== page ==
Stampede injures 16 after hysteria erupts at NYC's Penn Station over false gunshot reports (VIDEOS)

Stampede injures 16 after hysteria erupts at NYC's Penn Station over false gunshot reports (VIDEOS)
Massive crowds fled Penn Station Friday, resulting in a panicked stampede after Amtrak police used a Taser to subdue a suspect which terrified commuters mistook for a gunshot. Rumors of a shooter quickly spread, prompting the evacuation of Macy’s across the street.

Commuters packed into Penn Station on Good Friday for the Easter holiday weekend rush when mass hysteria broke out.

After the chaos dissipated, the halls of Penn Station were littered with bags and other items left behind in the confusion. 

Rumors of a shooter spread quickly, causing the Macy’s across the street to evacuate.

The New York Fire Department (NYFD) said that 16 people were treated for “non life-threatening injuries” caused by the stampede. 

At a press conference on Friday, Manhattan South Chief Bill Morris told WCBS, “Amtrak police had deployed a Taser,” which he said was “the likely source of the sound and the ensuing 911 calls."

Morris described how police received “several dozen” reports of shots fired “from Penn Station and on 34th Street from Seventh Avenue to Broadway.”

All of those calls were determined to be unfounded,” Morris said, adding that they were able to “quickly review all of the 911 calls and determine that there were no actual shots fired.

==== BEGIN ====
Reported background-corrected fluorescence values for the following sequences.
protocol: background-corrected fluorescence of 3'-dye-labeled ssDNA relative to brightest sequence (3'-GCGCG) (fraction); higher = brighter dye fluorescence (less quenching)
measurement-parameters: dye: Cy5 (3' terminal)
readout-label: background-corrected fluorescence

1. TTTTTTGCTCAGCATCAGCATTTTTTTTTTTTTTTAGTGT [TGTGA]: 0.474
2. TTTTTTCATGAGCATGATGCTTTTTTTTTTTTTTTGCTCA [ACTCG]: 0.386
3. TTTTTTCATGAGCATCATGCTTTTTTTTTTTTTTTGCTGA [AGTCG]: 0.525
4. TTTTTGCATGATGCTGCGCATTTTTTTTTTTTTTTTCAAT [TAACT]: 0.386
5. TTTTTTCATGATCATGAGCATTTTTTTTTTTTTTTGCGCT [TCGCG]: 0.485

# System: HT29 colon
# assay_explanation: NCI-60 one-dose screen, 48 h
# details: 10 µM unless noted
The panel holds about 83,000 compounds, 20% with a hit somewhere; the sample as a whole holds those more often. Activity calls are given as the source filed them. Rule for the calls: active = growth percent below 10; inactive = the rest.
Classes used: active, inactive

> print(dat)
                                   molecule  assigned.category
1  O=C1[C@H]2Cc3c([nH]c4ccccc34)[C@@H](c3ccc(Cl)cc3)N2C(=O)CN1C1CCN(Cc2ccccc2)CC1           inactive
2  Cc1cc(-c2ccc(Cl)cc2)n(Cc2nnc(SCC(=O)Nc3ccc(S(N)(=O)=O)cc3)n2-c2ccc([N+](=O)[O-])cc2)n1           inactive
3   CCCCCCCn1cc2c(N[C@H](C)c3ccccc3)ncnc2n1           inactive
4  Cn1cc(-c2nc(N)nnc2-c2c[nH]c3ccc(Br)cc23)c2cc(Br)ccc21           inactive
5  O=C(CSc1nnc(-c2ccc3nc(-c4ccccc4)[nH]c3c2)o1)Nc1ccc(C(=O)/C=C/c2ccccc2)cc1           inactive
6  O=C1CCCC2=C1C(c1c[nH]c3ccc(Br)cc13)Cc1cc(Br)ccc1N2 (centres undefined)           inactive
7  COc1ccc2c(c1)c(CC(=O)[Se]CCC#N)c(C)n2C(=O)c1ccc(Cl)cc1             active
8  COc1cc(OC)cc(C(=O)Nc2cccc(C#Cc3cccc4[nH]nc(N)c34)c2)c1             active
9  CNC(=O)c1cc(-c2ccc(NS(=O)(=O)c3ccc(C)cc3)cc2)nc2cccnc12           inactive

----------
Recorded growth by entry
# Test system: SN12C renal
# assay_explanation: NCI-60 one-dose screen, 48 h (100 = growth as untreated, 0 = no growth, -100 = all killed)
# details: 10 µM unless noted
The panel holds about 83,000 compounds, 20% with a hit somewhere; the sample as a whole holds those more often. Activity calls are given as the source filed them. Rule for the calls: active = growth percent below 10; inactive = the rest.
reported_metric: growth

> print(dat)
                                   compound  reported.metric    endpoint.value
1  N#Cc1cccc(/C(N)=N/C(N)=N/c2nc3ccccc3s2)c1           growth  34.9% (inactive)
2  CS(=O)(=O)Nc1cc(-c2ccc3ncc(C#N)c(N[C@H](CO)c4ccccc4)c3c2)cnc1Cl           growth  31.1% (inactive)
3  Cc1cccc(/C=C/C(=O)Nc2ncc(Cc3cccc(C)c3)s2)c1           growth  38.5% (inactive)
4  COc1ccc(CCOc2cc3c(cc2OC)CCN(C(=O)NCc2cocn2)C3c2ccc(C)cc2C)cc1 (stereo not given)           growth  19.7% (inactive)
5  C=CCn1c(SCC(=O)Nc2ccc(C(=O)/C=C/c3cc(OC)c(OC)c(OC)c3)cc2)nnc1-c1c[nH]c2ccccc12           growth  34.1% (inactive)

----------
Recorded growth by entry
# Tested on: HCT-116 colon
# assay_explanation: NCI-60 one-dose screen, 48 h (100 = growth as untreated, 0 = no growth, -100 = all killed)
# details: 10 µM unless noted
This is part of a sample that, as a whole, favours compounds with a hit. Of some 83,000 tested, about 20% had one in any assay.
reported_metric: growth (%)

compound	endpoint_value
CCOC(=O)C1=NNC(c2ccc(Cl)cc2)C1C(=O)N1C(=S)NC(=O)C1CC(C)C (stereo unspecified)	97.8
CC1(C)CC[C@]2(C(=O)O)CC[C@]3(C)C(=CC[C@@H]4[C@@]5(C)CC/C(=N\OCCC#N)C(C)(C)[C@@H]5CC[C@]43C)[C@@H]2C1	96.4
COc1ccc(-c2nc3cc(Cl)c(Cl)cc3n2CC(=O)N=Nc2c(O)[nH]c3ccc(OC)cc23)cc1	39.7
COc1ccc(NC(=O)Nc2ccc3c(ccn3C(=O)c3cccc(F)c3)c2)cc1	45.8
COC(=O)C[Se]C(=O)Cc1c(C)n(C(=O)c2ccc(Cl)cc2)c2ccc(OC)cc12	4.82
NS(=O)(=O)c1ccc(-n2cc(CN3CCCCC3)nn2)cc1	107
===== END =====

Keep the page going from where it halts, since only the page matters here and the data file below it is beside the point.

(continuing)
Morris said the area was determined to be safe by approximately 7:10pm.

The statements from the NYPD were later confirmed by the Mayor of New York City Bill De Blasio and the NYPD Counterterrorism Unit.

Amtrak and the Metropolitan Transportation Authority (MTA) also confirmed that Amtrak police deployed a Taser and two people had been placed into custody for “disobeying orders at Penn Station.

The incident followed a power outage that caused a New Jersey Transit train carrying around 1,200 passengers to become stuck under the Hudson River for several hours. 

The disabled train finally arrived in Penn Station after three hours, where six passengers were treated by the FDNY for “non life-threatening injuries.

One of the passengers allegedly became belligerent, and Amtrak police were forced to Taser the man, causing the stampede, according to WNBC.

"We were about to start to wrap up our operations when we saw the ensuing panic begin to start on the platform," FDNY Deputy Fire Chief Tom Currao said at the news conference.

Steven H. Santoro, the executive director of NJ Transit, issued an apology shortly after the incident, asking

To our customers who were significantly delayed today on Northeast Corridor train #3850,  and other customers who were impacted by this incident, we deeply apologize for your experience, and I would like to hear from you.”